JIM LEHRER: Closing the deal in Iowa. Judy Woodruff has our report.
SEN. HILLARY CLINTON (D), New York: How’s your precinct going?
PRECINCT CAPTAIN: It’s going well.
SEN. HILLARY CLINTON: Good. Good.
JUDY WOODRUFF: Hillary Clinton greeted some of her Iowa precinct captains this morning in Indianola, giving them a pep talk ahead of tomorrow evening’s caucuses. The volunteers will be crucial in helping her get out the vote.
SEN. HILLARY CLINTON: We’re making history together, and we’re going to do it tomorrow night.
JUDY WOODRUFF: Clinton made her closing argument to the people of Iowa in a new, two-minute TV ad airing during newscasts throughout the state.
SEN. HILLARY CLINTON: If you stand with me for one night, I will stand up for you every day as your president. I’ll work my heart out to bring the country we love the new beginning it needs, and I will be ready to start on day one.
JUDY WOODRUFF: Meanwhile, rival Barack Obama, buoyed by positive poll numbers, told a crowd in Davenport he’s optimistic.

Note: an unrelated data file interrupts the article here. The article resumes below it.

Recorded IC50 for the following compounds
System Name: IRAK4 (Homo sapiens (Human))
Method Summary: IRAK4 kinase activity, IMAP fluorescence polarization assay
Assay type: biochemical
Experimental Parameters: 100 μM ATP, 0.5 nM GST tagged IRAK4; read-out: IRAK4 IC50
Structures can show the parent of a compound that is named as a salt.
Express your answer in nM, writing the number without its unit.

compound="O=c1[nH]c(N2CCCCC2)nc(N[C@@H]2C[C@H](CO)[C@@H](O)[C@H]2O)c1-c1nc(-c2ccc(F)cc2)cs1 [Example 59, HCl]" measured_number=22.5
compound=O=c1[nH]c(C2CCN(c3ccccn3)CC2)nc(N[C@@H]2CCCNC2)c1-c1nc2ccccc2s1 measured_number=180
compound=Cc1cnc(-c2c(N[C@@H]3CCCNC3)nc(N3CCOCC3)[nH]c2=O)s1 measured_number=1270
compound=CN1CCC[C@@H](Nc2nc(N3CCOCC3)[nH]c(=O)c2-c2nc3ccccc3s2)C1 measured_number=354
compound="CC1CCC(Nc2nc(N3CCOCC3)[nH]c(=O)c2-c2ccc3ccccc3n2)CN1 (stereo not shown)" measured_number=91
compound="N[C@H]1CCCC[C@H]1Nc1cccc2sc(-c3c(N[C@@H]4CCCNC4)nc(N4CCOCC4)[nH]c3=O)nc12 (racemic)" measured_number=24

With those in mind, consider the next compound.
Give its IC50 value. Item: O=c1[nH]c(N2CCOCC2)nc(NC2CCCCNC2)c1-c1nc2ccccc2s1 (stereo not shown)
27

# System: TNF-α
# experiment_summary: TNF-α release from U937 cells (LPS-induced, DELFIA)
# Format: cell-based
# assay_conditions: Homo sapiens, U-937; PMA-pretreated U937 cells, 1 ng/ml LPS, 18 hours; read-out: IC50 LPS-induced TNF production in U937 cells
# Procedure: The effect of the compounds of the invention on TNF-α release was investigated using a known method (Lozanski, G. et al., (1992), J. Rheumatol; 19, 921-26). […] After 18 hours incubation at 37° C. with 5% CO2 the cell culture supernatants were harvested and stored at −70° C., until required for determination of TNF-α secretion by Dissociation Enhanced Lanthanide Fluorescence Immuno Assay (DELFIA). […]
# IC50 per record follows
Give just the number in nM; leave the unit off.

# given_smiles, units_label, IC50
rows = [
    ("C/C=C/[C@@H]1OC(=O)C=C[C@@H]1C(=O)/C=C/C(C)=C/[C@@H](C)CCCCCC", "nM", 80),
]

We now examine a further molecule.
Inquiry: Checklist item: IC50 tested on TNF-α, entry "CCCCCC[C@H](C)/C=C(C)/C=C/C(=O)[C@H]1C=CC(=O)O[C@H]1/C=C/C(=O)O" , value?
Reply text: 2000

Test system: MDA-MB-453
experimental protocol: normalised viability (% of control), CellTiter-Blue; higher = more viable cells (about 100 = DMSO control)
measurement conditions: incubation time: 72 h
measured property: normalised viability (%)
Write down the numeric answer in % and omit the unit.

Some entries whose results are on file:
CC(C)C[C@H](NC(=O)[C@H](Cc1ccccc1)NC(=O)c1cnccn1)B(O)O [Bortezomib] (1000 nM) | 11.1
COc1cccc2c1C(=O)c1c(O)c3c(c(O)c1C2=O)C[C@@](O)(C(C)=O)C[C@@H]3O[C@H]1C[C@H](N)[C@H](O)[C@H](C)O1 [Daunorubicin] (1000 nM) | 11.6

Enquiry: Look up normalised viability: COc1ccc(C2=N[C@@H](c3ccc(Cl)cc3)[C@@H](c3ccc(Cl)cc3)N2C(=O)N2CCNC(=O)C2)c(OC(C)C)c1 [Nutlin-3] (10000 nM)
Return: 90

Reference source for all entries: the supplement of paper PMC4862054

SEN. BARACK OBAMA (D), Illinois: You have vindicated my faith. You have exceeded expectations. You have come out in the blistering heat, and you’ve come out on mornings like this morning.
JUDY WOODRUFF: The third Democrat at the top of the polls here is John Edwards. Edwards was in Des Moines last night, rallying steelworkers at a phone bank…
FORMER SEN. JOHN EDWARDS (D), Presidential Candidate: Because of what you’re doing, every one of you, on Thursday night here in the Iowa, the Iowa caucus-goers are going to stand up, rise up, say, “Enough is enough.”
JUDY WOODRUFF: … and this morning with voters in Fairfield.